On the June 28 edition of MSNBC Live, anchor Chris Jansing interviewed Elizabeth Edwards, wife of Democratic presidential candidate John Edwards, about her exchange with right-wing pundit Ann Coulter on the June 26 edition of MSNBC's Hardball, in which Edwards asked Coulter to stop making "personal attacks" against her husband and others. At one point during the interview, Jansing said to Edwards: "There are people who support your opinion, I'm sure you know, who say, 'Why even dignify it with a response? Why give Ann Coulter more publicity?' "
Jansing followed up her question by asking Elizabeth Edwards: "Was this about fundraising? Was this about provoking an argument to get publicity for your husband's campaign?" Edwards responded: "Well, I think that you can check with the NBC bookers that I had nothing to do with booking Ann Coulter before the end of the fundraising quarter."
Meanwhile, the June 28 broadcast of Today featured National Review White House correspondent Byron York suggesting an equivalence between Coulter's rhetoric and the Edwards campaign's response to it, claiming that people "outside of the political world" would be as upset with the fact that the Edwards campaign highlighted Elizabeth Edwards' confrontation with Coulter in their fundraising effort as they would be with Coulter's remarks. According to York: "As they say in the business world, there was a revenue component for both sides about this. If anybody on the outside of the political world were to look at it, I think they might just look at it and say, you know, a pox on both your houses."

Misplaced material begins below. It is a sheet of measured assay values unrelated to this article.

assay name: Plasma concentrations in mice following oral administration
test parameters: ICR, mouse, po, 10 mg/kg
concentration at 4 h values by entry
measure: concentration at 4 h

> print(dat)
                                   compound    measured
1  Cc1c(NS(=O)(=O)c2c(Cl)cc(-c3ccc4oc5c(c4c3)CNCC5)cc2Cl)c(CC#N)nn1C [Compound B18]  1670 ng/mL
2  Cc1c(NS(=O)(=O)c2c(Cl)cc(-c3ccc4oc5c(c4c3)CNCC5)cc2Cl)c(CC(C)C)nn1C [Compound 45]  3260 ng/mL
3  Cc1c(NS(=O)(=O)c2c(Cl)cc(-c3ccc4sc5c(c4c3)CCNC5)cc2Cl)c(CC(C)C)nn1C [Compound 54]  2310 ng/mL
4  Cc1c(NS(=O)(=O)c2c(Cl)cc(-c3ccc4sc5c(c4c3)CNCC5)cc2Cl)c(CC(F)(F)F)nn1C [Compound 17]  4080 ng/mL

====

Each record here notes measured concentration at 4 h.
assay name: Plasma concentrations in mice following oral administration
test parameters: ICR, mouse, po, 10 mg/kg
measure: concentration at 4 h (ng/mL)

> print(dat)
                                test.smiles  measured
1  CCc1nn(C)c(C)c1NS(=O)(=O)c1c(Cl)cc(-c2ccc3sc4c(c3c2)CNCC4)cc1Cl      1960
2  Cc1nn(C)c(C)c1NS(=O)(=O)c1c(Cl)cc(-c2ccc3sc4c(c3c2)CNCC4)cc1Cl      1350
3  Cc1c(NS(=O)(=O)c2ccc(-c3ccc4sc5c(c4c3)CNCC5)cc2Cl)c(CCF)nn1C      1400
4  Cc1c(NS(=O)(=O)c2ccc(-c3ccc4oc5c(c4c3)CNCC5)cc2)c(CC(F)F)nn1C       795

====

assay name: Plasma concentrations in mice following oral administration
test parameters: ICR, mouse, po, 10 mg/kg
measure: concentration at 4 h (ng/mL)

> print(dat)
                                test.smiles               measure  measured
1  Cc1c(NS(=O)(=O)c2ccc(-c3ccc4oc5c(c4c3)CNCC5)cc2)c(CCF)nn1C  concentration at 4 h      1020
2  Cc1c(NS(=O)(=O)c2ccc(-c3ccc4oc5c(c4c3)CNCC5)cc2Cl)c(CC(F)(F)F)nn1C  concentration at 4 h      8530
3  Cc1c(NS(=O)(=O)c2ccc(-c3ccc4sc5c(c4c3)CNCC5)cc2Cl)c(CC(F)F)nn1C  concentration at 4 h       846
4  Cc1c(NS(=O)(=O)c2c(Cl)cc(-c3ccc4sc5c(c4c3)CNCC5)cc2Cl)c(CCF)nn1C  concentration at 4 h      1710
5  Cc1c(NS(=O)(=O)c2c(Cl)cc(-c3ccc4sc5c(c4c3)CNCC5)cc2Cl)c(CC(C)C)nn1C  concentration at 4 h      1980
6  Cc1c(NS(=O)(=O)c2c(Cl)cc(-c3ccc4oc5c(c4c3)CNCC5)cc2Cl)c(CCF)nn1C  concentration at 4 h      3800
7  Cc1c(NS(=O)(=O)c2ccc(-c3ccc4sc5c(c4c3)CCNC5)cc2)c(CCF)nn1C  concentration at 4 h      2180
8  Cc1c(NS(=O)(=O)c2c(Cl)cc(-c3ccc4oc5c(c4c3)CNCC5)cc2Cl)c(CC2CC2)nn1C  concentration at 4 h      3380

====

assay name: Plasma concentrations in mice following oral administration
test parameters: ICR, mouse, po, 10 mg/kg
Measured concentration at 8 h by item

From the June 28 edition of MSNBC Live:
JANSING: Joining me now, the woman who took on Ann Coulter, Elizabeth Edwards. Good morning, Mrs. Edwards.
EDWARDS: Good morning, Chris.
JANSING: Ann Coulter has said so many controversial things about your husband for years, really. Why did you decide to call in? Why now?
EDWARDS: Well, you know, when she said some things back in maybe March about John and a lot of people pulled their -- a lot of newspapers pulled her column from their papers, then we had some silence, and I thought, well, perhaps the economic consequences would make a difference, finally, in this hate speech. And then, apparently, it didn't. She spoke on ABC, I heard about it. And then, when I found out she was going to be on Hardball, on a call-in show, I thought, you know, maybe it's time, finally, for someone simply to do what maybe no one ever asked her to do, which was just to stop and to think about the effect she was having on the political dialogue. Not her alone, mind you --
JANSING: But did you really think she was going to stop?